I'm such a teacher. I want to make things easy to understand, so I spend time thinking about analogies that make complicated things seem much simpler. For the past few weeks, I've been working on a breast cancer analogy that I really think will work to explain where I am right now and why I'm not comfortable with words like "gone" or "cured".
Imagine that you are sitting on your back porch one day and notice that one of the wooden beams has something that looks like a bug trail running along it. You call the exterminator, and she confirms (yes, she...the one exterminator I've ever had was a woman named Leesa) that you do, in fact, have termites. She does a bit of probing and finds that there is a nest of termites in the wood of the back porch, and there are trails of termites marching around in the beam leading toward your kitchen. You know that termites, left untreated, can destroy a house completely, so it's time for action.
Feeling aggressive, you have your back porch completely removed, as well as that offending beam leading to the rest of the house. While the demolition team is at it, you tell them to go ahead and take off the front porch as well, since termites could show up there someday and you might as well be symmetrical.
Next, you're told that you there could be some termites, either individually or in groups, that walked away from that nest on your back porch and are hiding somewhere in your house. Leesa tells you that she has this termite poison that she can infuse throughout every wall of your entire house. It'll peel the paint and make the house stinky for a while, but it's pretty darn good at killing termites. So you let her come every other week for four months and poison your walls. It's okay. You'll just repaint when it's all done.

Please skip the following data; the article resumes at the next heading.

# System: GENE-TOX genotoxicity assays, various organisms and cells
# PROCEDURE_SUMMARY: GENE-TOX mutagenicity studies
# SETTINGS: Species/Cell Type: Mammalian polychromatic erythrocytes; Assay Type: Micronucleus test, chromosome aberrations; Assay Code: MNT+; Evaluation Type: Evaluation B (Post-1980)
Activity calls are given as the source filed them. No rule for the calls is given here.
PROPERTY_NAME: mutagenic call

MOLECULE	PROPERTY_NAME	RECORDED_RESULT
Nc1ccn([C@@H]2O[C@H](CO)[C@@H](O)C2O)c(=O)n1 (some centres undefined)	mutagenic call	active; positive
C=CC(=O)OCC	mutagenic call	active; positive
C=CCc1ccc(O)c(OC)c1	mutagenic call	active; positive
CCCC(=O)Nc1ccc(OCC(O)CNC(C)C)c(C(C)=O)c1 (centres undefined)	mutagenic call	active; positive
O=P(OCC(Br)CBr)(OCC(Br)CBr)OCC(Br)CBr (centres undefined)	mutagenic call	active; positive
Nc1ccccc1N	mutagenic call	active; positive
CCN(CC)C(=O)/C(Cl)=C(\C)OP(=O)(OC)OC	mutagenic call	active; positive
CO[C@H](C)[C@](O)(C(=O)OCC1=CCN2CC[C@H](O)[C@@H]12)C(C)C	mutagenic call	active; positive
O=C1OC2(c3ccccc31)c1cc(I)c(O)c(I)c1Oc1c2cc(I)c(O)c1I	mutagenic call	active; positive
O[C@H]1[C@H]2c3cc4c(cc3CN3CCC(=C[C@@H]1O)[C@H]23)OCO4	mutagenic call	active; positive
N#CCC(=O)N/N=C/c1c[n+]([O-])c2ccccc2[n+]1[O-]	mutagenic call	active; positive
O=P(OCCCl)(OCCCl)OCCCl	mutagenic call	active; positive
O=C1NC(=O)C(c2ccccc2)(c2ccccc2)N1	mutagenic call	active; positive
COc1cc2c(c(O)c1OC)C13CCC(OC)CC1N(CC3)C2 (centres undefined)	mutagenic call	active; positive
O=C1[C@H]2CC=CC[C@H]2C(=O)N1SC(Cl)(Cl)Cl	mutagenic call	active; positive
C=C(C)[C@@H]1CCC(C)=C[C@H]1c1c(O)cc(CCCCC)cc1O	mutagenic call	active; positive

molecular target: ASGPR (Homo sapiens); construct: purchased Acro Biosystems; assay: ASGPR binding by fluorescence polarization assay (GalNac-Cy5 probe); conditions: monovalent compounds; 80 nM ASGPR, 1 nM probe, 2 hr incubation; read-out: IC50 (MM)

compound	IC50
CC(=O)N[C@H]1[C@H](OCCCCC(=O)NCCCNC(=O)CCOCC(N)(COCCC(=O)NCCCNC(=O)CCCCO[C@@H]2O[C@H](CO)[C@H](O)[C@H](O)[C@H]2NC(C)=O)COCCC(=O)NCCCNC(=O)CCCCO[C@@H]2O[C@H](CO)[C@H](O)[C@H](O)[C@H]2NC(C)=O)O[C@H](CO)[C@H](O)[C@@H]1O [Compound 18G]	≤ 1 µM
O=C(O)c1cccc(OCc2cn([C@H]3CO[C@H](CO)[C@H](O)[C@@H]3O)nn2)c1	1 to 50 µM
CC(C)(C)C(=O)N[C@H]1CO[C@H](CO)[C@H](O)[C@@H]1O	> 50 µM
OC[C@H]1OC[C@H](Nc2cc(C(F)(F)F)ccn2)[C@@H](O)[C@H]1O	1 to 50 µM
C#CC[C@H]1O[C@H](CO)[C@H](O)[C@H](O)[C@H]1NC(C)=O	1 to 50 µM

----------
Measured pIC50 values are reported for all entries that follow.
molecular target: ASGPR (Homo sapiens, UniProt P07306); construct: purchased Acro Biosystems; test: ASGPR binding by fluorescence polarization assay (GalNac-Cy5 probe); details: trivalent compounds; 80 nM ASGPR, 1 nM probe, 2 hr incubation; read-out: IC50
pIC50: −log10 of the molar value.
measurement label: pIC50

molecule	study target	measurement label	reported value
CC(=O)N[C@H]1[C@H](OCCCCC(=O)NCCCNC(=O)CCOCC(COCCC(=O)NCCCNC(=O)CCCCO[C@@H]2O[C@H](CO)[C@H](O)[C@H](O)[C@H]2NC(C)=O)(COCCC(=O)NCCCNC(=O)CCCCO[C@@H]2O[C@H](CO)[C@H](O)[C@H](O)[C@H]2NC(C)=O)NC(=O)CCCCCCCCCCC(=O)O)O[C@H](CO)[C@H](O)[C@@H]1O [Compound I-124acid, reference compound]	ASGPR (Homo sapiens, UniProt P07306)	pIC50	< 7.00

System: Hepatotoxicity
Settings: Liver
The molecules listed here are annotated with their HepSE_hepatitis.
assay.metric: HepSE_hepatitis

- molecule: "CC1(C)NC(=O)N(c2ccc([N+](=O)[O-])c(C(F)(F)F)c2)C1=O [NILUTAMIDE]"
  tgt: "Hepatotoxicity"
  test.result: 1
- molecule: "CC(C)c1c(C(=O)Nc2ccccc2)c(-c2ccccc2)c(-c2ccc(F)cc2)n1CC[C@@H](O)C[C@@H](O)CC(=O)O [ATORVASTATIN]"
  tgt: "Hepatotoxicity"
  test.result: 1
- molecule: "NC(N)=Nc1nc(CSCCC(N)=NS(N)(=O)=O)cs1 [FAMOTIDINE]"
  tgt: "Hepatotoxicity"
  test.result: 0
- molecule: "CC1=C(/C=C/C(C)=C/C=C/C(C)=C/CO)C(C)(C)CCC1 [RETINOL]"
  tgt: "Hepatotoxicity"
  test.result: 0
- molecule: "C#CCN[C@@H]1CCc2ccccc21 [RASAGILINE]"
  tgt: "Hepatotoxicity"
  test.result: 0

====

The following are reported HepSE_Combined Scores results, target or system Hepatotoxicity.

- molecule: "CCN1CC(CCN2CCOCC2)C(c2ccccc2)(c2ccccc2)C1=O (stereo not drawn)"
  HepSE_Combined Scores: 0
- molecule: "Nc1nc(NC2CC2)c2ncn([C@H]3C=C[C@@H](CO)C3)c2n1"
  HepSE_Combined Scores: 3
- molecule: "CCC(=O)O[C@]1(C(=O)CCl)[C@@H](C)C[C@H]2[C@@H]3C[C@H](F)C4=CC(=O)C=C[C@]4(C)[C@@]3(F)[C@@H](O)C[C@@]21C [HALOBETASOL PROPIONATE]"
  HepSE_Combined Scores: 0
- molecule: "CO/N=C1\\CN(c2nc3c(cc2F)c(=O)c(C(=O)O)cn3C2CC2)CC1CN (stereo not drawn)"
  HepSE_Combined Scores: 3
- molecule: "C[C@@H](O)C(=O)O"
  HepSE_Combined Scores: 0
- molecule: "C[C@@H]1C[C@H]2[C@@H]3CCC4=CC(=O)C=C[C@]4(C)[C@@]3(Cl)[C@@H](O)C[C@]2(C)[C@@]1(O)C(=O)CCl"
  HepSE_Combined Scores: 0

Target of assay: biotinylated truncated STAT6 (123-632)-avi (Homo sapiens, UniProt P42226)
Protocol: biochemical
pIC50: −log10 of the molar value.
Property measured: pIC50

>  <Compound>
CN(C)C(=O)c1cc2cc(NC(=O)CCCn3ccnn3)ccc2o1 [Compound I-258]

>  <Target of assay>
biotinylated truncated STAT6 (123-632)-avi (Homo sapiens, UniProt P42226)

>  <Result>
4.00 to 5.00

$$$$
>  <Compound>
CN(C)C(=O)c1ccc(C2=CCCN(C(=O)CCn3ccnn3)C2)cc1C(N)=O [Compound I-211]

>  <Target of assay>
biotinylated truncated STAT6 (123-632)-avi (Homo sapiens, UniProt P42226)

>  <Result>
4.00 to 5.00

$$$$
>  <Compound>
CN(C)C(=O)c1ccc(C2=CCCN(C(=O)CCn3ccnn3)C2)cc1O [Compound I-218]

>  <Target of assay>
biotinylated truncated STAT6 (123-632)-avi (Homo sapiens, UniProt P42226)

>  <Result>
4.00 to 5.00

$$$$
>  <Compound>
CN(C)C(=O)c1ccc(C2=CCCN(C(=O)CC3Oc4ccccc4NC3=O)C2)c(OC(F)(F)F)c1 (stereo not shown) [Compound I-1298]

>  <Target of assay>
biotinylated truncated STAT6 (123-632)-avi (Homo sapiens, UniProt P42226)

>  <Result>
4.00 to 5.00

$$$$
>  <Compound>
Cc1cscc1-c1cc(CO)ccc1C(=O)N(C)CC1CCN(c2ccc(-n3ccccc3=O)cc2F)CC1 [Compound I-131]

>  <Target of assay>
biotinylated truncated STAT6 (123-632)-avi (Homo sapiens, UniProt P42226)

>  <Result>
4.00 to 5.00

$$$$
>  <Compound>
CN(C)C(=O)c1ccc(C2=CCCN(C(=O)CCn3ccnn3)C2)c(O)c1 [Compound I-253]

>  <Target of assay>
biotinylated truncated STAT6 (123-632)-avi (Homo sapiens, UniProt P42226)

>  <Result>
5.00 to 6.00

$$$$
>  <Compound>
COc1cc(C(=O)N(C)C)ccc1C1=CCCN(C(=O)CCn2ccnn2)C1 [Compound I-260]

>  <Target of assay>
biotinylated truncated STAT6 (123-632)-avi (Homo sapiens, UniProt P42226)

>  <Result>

After that, she reminds you that although the back porch is gone, there is still that wall where the porch was attached to the house. Her next line of offense is to carefully use a blow torch to do a controlled burn of the wood that's left. That'll get any termites that survived the poison and prevent new ones from growing. After 28 straight days of gradual burning, the wall may always look a little darker, but it's better than termites.
Finally, Leesa advises you that your termites liked eating bread. You must now go for five years without ever having bread in your house, because there might still be that rogue termite somewhere. She cannot actually check every wall and every beam, so you just have to trust that all of these things you've done have actually removed the termites from your house. She tells you to call her if you notice anything odd about your house so she can look more closely, but you're basically on your own now.
Throughout this whole process, you've learned a lot about termites. You found the scary fact that 30% of houses that go through this will eventually have termites again. (This is called metastatic, or stage IV termites.) Unfortunately, the famous termite research foundations are spending more than 95% of their money on looking at porches. Don't you wish they would spend some more time and effort figuring out why, even after all you've done, you might still get termites again? And figuring out how to prevent that?
I hope this analogy is as clear to you as it is when I think about it. Should I give a list of what all of the termite treatments were really called in regards to my cancer treatment, or did you figure it all out?
Quiz on Tuesday.